Trolls

Undated Film Still Handout from Trolls. See PA Feature FILM Timberlake Kendrick. Picture credit should read: PA Photo/Fox. WARNING: This picture must only be used to accompany PA Feature FILM Timberlake Kendrick.

Undated Film Still Handout from Trolls. See PA Feature FILM Timberlake Kendrick. Picture credit should read: PA Photo/Fox. WARNING: This picture must only be used to accompany PA Feature FILM Timberlake Kendrick.

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Justin Timberlake and Anna Kendrick tell Gemma Dunn about recording songs for new DreamWorks Animation, Trolls

Justin Timberlake has always wanted to oversee a motion picture soundtrack - but penning songs for DreamWorks Animation’s Trolls, he admits, had a far richer appeal: serious dad points.

“I feel like I’m going to have a lot of terrible dad behaviour come Christmas time,” quips the 35-year-old actor and singer, who doubles up as executive music producer on the movie, as well as lending his voice to Troll Town’s grumpiest resident, Branch.

“But I don’t care, because even if it’s falsification, I just want him to love me because I gave him all the merchandise from the movie.”

The ‘him’ in question is 18-month-old Silas Randall, his son with wife Jessica Biel, and the doting dad credits fatherhood for inspiring Trolls’ hit theme song, Can’t Stop The Feeling.

“It changes everything. I would have never written a song like [that],” he recently said of the summer smash during an appearance on America’s Today Show.

The Memphis-born star is on good form - as is his co-lead, comedy genius and Pitch Perfect star Anna Kendrick, who plays fellow troll Princess Poppy, an eternal optimist.

“He’s our musical overlord, as someone described him today,” says 31-year-old Kendrick.

“You were like, ‘Oh God, he’s going to call himself that for the rest of the press tour!’” Timberlake retorts. “I should have made them put that on the ending credits... ‘Musical overlord’.”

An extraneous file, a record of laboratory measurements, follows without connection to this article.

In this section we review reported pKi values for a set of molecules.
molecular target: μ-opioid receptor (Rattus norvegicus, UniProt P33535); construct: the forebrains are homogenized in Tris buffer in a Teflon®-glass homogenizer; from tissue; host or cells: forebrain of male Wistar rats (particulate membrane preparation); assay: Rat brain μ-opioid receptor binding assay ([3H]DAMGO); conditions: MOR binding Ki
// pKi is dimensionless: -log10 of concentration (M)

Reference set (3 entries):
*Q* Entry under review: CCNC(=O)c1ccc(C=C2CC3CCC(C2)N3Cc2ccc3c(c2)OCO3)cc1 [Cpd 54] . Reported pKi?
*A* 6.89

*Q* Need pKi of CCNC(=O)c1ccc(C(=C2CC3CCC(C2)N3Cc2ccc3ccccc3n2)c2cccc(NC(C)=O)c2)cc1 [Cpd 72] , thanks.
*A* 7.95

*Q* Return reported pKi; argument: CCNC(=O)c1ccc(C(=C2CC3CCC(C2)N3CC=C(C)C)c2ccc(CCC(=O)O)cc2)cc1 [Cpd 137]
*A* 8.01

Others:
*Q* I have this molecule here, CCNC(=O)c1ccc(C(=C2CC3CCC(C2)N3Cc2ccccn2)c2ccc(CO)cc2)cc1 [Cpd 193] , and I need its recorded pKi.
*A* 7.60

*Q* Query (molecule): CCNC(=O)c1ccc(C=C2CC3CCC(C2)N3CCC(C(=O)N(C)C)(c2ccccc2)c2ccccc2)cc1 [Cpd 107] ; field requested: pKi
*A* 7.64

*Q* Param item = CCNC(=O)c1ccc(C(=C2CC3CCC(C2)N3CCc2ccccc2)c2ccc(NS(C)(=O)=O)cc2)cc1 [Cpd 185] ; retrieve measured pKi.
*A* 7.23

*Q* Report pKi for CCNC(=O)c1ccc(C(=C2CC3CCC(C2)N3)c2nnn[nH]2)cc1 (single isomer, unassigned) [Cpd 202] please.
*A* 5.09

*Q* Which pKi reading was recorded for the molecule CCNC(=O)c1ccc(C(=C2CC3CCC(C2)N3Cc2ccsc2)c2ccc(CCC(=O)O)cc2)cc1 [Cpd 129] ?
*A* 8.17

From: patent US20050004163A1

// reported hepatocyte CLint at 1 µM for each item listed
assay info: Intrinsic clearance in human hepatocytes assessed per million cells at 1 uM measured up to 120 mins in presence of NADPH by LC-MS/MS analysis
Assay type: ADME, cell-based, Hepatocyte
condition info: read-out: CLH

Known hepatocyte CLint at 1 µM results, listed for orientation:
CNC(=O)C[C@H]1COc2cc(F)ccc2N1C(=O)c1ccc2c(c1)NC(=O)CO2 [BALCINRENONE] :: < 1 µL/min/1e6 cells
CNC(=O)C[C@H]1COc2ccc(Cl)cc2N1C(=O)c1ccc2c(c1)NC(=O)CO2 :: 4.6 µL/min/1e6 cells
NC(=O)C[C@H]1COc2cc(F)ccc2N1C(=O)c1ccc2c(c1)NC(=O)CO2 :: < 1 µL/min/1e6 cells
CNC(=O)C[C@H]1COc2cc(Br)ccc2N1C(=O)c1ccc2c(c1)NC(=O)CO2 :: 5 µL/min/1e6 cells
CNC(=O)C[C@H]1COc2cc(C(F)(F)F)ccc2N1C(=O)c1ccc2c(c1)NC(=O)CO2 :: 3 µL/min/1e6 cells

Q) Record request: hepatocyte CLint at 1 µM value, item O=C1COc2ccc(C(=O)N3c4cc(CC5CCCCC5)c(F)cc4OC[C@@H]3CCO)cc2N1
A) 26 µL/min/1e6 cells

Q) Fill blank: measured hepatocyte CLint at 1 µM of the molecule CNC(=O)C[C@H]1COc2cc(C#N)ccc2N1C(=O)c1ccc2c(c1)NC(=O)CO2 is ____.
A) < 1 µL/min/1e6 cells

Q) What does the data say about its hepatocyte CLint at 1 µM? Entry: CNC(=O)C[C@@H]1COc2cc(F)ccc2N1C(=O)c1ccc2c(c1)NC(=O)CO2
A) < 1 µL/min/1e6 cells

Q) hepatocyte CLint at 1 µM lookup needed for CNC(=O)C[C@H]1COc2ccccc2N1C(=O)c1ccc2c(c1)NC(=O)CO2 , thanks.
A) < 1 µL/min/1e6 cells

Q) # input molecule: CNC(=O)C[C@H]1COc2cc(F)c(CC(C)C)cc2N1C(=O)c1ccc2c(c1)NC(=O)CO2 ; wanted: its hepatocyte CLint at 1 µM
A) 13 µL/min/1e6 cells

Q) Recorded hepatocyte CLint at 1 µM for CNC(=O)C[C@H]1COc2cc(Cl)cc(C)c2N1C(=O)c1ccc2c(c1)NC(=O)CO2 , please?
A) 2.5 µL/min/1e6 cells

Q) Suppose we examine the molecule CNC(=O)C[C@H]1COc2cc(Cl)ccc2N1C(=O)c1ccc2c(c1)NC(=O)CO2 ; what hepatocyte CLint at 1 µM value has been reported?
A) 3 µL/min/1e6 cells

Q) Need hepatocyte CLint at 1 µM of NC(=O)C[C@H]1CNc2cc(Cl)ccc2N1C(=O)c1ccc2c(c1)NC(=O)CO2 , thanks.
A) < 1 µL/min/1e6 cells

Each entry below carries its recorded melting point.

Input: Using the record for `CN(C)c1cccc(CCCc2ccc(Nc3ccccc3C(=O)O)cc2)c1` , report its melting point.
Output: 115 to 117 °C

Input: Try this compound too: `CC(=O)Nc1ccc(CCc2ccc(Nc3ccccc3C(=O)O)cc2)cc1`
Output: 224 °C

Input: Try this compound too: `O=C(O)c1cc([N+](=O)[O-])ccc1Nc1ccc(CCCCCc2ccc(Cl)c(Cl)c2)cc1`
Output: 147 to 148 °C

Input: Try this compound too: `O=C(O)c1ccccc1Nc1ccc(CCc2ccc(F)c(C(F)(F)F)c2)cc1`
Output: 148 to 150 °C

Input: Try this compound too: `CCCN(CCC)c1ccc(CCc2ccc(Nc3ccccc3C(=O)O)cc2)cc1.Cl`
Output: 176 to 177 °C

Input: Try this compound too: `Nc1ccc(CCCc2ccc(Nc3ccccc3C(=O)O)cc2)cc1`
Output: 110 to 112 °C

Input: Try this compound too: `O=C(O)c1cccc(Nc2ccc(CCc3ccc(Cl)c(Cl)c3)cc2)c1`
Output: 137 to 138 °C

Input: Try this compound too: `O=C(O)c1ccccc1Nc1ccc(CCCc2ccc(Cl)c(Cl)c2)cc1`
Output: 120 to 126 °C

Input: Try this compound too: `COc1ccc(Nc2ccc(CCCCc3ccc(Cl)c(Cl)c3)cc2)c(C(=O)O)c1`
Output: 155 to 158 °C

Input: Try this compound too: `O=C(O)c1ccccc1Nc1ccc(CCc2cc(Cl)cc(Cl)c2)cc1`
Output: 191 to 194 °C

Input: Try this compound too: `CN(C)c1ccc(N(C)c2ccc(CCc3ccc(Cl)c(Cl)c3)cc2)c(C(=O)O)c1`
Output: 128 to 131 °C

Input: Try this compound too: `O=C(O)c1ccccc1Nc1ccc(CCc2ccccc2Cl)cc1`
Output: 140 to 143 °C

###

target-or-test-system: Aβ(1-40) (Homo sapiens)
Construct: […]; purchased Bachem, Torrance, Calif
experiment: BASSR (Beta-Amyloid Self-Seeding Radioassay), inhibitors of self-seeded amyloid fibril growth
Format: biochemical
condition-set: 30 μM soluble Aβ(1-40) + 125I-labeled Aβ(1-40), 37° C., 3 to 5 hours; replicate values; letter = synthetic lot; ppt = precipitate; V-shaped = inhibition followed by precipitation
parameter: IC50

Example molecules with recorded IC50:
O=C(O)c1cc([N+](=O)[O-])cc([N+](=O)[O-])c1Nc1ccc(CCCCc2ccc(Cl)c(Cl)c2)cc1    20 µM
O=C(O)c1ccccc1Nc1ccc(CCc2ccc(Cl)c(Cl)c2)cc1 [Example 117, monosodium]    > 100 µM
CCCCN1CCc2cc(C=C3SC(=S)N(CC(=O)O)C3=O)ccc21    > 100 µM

From the creators of Shrek - Trolls, based on the ugly-loveable dolls of the same name - boasts an impressive ensemble cast, including Christopher Mintz-Plasse, Zooey Deschanel, Jeffrey Tambor and James Corden.

It’s an irreverent comedy about the search for happiness, and just how far some will go to get it. Laughing in unison throughout our chat, it’s clear Timberlake and Kendrick had a lot of fun making it.

“It was honestly one of the best experiences I’ve had,” says Portland-born Kendrick, whose credits also include 2012 comedy What to Expect When You’re Expecting and musical fantasy epic Into The Woods.

“It’s so uncomplicated, in terms of the production, that you get to do your best work, which always feels nice. You’re completely uninhibited and you also get to try all the jokes you want,” she continues. “And the directors are really nice and laugh - even if it’s not funny. So that made it fun for me!”

The 3D computer-animated film promises to transport audiences to a colourful, wondrous world, home to the overly upbeat Trolls, who have a constant dance in their step and a song on their lips - unlike the comically pessimistic ogres, known as Bergens, who try and achieve a little of the Trolls happiness - by eating them.

Trouble ensues when the Bergens invade Troll Village, leaving sassy-yet-adorable Poppy and the overly-cautious Branch to set off on a journey full of adventure and mishaps to rescue their friends.

“I hardly felt like the person to play the happiest Troll; sugary sweet isn’t really my forte,” notes Kendrick with a giggle. “I warned Mike [Mitchell, the director], Walt [Dohrn, the co-director] and Gina [Shay, the producer] that I might lead Poppy down a feistier path. I think I used the term ‘spark plug’.”

When the film-makers assured the actress that her vision for Poppy was in sync with theirs, she embraced her inner Troll with a vengeance.

“Each time I stepped into the recording booth and was greeted with a picture of Poppy’s smiling face, I couldn’t wait to add some fire, sarcasm, sass and determination to her,” Kendrick recalls. “That’s what makes the difference between a relentlessly happy character that’s a little irritating, and one that really comes to life.”